Differential activation of receptors and signal pathways upon stimulation by different doses of sphingosine-1-phosphate in endothelial cells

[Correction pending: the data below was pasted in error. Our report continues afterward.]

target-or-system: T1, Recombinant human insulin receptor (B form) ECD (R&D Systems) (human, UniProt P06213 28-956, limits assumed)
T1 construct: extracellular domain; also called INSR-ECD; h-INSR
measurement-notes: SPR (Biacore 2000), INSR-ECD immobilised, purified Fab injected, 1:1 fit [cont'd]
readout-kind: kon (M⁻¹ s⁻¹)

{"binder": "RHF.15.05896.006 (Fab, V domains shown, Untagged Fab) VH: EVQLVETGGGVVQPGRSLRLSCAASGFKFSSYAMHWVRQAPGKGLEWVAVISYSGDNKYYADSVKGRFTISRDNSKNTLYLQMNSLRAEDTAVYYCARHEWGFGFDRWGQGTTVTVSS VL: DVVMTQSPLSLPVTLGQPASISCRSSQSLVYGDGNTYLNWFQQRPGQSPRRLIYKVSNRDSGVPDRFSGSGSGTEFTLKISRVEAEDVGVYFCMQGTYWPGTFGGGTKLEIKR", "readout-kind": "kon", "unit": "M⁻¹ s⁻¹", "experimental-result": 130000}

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Sphingosine-1-phosphate (S1P) is a bioactive sphingolipid in plasma, and its plasma concentration can be adjusted through a complex metabolic process. The alterations in S1P levels and the activation of receptors collaboratively regulate distinct biological effects. This study was performed to investigate comparatively the effect of different concentrations of S1P on endothelial barrier function and to explore the roles of S1P receptors (S1PRs), Rho GTPases and calcium in S1P-induced endothelial responses. Endothelial barrier function was studied using transendothelial electric resistance and a resistance meter in human umbilical vein endothelial cells. Specific agonists or antagonists were applied to control the activation of S1P receptors and the release of calcium from different cellular compartments. The results indicated that at physiological concentrations, S1P preserved endothelial barrier function by binding with S1PR1. The activation of S1PR1 triggered the release of intracellular Ca2+ from the endoplasmic reticulum through the PI–phospholipase C and inositol trisphosphate pathways. Consequently, the Rho GTPase Rac1 was activated, strengthening the assembly of tight junction proteins and F-actin. However, excessive S1P induced endothelial barrier dysfunction by activating S1PR2 followed by the RhoA/RhoA kinase pathway, causing the disorganization of F-actin and the disassembly of the tight junction protein ZO-1. An influx of extracellular Ca2+ was involved in this process. These data suggest that physiological and excessive amounts of S1P induce different responses in human umbilical vein endothelial cells; the activation of the 1PR1–PLC–IP3R–Ca2+–Rac1 pathway governs the low-dose S1P-enhanced endothelial barrier integrity, and the activation of S1PR2–calcium influx–RhoA/ROCK dominates the high-dose S1P-induced endothelial monolayer hyperpermeability response.

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